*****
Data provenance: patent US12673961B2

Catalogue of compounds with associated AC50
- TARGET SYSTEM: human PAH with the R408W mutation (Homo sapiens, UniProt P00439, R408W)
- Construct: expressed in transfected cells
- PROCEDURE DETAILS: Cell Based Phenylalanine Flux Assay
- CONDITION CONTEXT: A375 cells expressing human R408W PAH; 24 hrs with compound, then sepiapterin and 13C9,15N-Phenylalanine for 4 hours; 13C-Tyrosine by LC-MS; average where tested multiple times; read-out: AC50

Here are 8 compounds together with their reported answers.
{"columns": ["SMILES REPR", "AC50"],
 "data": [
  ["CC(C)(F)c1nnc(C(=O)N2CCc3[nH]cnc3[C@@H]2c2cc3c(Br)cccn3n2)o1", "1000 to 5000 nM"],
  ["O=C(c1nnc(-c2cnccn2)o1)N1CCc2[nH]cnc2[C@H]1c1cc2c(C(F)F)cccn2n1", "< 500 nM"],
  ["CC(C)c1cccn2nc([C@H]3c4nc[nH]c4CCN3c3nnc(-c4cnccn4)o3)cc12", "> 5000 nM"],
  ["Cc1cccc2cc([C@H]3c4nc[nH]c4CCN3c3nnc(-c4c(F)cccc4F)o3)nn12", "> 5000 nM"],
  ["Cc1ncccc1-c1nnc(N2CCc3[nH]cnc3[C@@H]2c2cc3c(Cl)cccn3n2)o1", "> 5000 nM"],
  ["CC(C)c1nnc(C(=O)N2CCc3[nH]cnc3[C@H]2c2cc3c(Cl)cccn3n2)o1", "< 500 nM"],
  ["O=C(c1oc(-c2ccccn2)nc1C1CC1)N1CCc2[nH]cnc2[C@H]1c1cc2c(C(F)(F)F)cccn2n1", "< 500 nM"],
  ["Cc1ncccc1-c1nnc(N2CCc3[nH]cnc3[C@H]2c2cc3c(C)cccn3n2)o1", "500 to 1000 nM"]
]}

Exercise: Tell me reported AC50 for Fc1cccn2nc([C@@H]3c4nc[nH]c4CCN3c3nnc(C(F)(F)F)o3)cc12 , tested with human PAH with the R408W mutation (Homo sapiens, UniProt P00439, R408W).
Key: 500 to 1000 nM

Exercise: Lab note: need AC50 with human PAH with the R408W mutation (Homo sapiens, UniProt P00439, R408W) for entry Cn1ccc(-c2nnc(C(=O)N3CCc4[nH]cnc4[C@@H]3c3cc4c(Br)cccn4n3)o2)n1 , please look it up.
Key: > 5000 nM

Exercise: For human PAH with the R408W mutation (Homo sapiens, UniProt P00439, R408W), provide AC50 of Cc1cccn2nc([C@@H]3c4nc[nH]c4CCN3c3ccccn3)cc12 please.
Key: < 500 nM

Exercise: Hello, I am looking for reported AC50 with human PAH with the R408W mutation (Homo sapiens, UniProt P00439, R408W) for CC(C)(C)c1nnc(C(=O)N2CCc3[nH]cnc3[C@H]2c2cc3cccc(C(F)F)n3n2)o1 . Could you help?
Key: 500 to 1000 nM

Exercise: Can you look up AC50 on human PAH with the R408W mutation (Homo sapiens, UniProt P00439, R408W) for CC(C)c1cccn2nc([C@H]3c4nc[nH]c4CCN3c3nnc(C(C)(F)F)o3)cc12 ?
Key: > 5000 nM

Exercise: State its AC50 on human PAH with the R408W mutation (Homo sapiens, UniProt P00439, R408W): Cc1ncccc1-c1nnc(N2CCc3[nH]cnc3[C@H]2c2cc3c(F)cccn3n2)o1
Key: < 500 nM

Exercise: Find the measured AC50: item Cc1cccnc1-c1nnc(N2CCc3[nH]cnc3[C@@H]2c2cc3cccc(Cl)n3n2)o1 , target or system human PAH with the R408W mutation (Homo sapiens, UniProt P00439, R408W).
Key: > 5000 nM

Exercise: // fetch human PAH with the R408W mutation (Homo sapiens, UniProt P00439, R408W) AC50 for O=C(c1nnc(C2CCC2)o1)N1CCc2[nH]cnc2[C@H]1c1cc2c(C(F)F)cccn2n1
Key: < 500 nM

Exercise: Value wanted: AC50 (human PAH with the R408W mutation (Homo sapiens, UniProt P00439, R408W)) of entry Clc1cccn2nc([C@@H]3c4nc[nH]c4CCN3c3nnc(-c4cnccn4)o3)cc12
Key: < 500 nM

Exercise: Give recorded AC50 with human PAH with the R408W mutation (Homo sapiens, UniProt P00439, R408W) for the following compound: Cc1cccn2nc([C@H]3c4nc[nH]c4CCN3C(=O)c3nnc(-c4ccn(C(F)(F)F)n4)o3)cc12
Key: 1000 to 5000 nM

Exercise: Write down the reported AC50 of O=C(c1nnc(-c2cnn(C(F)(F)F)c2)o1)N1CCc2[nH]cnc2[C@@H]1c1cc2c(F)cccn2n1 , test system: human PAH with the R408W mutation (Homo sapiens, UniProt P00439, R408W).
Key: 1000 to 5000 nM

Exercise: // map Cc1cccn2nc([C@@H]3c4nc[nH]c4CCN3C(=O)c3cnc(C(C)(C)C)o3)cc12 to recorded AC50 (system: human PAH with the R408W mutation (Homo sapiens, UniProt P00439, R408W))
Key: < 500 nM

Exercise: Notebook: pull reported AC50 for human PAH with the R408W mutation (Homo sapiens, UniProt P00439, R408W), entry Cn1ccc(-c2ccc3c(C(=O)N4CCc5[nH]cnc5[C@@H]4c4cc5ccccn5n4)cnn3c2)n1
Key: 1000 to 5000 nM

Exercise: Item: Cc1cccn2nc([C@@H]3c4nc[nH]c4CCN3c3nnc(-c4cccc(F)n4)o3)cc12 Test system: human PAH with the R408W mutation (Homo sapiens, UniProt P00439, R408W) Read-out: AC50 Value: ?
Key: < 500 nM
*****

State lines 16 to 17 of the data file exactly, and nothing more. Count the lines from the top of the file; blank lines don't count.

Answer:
  ["O=C(c1oc(-c2ccccn2)nc1C1CC1)N1CCc2[nH]cnc2[C@H]1c1cc2c(C(F)(F)F)cccn2n1", "< 500 nM"],
  ["Cc1ncccc1-c1nnc(N2CCc3[nH]cnc3[C@H]2c2cc3c(C)cccn3n2)o1", "500 to 1000 nM"]